It is rare to read a philosopher who wrote her PhD thesis on Kant’s concept of radical evil and ever since has been researching a theory of the lie, but who has also become a scholar on anti-Semitism and the National Socialist philosophy. It is rarer yet for that scholar to produce such a brilliant case study of a personality who embodied radical evil. Stangneth, as I do, belongs to a school of philosophy that believes that philosophers have to sink into the mire of the empirical to undertake proper philosophical work.

One of the virtues of the book is the grace but thoroughness with which she totally buries Hannah Arendt’s portrait of Adolph Eichmann as an expression of the banality of evil, not only by the thoroughness of her research and the skill of her analysis, but by clearly showing that Arendt was duped by Adolf Eichmann’s deliberately cultivated deceptive self-portrait in the courtroom in Jerusalem. Though Stangneth lauds Arendt for her courage and the conviction of her clarity in portraiture, though Arendt knew far too little, and for her meticulous work, Stangneth overwhelmingly demonstrates that, “even someone of average intelligence can induce a highly intelligent person to defeat herself with her own weapon: her desire to see her expectations fulfilled.” An ability at self-critique is still the ultimate virtue of a first class philosopher and Hannah Arendt ultimately fails that test.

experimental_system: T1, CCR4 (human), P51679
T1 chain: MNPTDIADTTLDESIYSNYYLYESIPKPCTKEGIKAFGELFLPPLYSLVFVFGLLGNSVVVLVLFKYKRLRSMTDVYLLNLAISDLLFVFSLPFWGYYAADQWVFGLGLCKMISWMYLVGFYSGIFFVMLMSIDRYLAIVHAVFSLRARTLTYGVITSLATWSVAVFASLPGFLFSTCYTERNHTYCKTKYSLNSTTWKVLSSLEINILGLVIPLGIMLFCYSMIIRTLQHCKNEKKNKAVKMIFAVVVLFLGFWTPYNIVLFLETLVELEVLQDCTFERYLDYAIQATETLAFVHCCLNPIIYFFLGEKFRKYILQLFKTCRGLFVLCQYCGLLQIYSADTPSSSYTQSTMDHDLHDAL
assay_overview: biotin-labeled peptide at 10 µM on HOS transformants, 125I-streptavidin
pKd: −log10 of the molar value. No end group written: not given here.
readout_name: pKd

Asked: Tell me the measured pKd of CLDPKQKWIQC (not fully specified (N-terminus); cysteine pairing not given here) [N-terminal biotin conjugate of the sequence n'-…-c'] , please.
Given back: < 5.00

Stangweth demonstrates definitively that Eichmann was a man of vaulting ambition who did not inadvertently become a member of the SD as he proclaimed, but wanted with a desperate passion to enjoy the respect from others because of his membership in the SD [the SD stood for Sicherheitsdienst or Security Service in Nazi Germany and was distinct from the Gestapo). For his deepest desire was to experience the deep dread he could then inspire in others.